Dim dPercentVisible As Double = dTotalVisibleArea / AreaOf(oRectToCheck) * 100

    'percent covered is 100 - the visible percentage:
    Return (100 - dPercentVisible)

End Function

This seems to be working pretty well, and is quite simple.

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Never had use of Regions before. Thanks for sharing! –  tcarvin Jun 20 '12 at 13:35
    
I actually tried Regions first, but wasn't sure on how to use them exactly - and I hadn't seen the GetRegionScans() method. I had read online that with C++ you could convert the byte array returned in GetRegionData.Data to a structure of non-overlapping rectangles that represent the visible portion of your rectangle. However, I couldn't find a way to do that in .NET. Luckily I gave it another look with the help of a co-worker and we came up with this. Thanks again for all of your help! –  lhan Jun 20 '12 at 14:04
1  
I was starting to go the exclusion route except with rectangles and using a recursion routine when I saw your answer. Nice. –  Holger Brandt Jun 20 '12 at 14:35

Here is my algorithm. The key point is that we are subtracting out overlaps of overlaps.

    Dim baseRect As New RectangleF(10, 10, 20, 20)
    Dim otherRectList As New List(Of RectangleF)
    otherRectList.Add(New RectangleF(5, 5, 10, 10))
    otherRectList.Add(New RectangleF(20, 20, 10, 10))
    otherRectList.Add(New RectangleF(10, 5, 10, 10))

    Dim overlapRectList As New List(Of RectangleF)
    For Each otherRect As RectangleF In otherRectList
      If RectangleF.Intersect(otherRect, baseRect) <> RectangleF.Empty Then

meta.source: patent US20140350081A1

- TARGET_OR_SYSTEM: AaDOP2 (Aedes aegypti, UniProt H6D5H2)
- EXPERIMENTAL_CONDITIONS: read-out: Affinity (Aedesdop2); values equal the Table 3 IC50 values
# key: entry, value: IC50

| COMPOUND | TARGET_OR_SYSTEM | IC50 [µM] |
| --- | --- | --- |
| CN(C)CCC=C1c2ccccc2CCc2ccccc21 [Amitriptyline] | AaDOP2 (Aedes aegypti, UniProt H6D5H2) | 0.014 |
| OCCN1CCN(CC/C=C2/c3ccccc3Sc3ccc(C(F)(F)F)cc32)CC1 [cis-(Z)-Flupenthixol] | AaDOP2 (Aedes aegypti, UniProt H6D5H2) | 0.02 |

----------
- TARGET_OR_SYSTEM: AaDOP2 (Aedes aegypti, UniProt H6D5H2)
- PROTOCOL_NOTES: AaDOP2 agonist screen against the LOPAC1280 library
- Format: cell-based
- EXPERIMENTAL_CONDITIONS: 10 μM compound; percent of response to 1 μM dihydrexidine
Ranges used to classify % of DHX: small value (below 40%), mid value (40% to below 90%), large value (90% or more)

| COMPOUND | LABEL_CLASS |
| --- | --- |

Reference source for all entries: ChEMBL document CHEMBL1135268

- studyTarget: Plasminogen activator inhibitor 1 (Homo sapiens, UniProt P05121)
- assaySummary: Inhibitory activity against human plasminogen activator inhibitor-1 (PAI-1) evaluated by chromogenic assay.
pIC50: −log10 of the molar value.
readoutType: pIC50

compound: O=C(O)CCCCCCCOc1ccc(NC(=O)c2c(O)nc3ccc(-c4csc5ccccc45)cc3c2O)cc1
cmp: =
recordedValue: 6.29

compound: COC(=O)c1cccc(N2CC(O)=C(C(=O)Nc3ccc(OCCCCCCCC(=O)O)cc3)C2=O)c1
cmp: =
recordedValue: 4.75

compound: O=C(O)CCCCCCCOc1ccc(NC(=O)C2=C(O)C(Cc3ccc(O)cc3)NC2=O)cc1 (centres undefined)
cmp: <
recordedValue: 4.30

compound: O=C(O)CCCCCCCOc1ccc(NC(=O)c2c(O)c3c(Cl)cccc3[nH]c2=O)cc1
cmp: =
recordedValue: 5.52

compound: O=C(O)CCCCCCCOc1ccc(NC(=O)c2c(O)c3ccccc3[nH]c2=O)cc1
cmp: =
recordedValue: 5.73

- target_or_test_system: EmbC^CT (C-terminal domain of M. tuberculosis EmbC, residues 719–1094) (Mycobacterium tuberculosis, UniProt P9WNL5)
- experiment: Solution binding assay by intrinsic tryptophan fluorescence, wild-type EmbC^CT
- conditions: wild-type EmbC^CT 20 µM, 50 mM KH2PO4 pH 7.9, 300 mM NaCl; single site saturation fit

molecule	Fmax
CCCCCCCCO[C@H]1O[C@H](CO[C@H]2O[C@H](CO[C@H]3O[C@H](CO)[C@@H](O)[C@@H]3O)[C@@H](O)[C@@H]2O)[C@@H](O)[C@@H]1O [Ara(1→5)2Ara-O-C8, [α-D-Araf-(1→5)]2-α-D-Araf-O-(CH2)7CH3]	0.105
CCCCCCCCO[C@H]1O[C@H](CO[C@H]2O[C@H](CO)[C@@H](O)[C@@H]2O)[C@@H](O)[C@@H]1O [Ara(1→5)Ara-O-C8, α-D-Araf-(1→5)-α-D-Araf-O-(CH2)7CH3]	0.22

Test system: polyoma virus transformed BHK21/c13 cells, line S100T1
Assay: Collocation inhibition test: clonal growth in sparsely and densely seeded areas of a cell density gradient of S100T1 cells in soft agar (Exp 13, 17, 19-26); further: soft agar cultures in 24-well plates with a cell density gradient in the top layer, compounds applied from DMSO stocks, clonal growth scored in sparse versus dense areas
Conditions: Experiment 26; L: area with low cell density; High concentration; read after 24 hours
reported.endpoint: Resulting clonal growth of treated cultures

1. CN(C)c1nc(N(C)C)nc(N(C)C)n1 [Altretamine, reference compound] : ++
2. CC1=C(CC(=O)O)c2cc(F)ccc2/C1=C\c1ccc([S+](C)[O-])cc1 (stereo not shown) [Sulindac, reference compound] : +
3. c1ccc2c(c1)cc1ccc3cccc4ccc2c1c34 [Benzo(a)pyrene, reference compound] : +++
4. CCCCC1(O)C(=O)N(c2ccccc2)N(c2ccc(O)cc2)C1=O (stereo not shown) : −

overlapRectList.Add(RectangleF.Intersect(otherRect, baseRect))
      End If
    Next

    Dim totalArea As Single = 0
    For Each overlapRect As RectangleF In overlapRectList
      totalArea += overlapRect.Width * overlapRect.Height
    Next

    'Subtract out any overlaps that overlap each other
    For i = 0 To overlapRectList.Count - 2
      For j = i+1 To overlapRectList.Count - 1
        If i <> j Then
          If RectangleF.Intersect(overlapRectList(i), overlapRectList(j)) <> RectangleF.Empty Then
            Dim dupeRect As RectangleF = RectangleF.Intersect(overlapRectList(i), overlapRectList(j))
            totalArea -= dupeRect.Width * dupeRect.Height         
          End If
        End If
      Next
    Next

I amended the code to take into account tcarvin's note. However, I have not plotted out the results on graph paper to see if this is fully correct. I will look at it as soon as I have additional time. Also note that I have not included any code to handle a situation with less than 2 intersections.

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Same mistake I made with the subtraction. Given rectangles A, B, C, and D all overlapping each other (and overlapping base rect Z), the subtract loop decrements the overlap on each pass. So rect D for example might add 10 to the area but then subtract 10 on each pass (for A, B, and C). –  tcarvin Jun 20 '12 at 0:26
    
Thank you for the code but like @tcarvin mentioned, too many decrements happen. For example, on Image 2 above, you should get the exact same results whether the burgundy rectangle in the middle is present or not (it doesn't cover any area that isn't already covered). –  lhan Jun 20 '12 at 12:43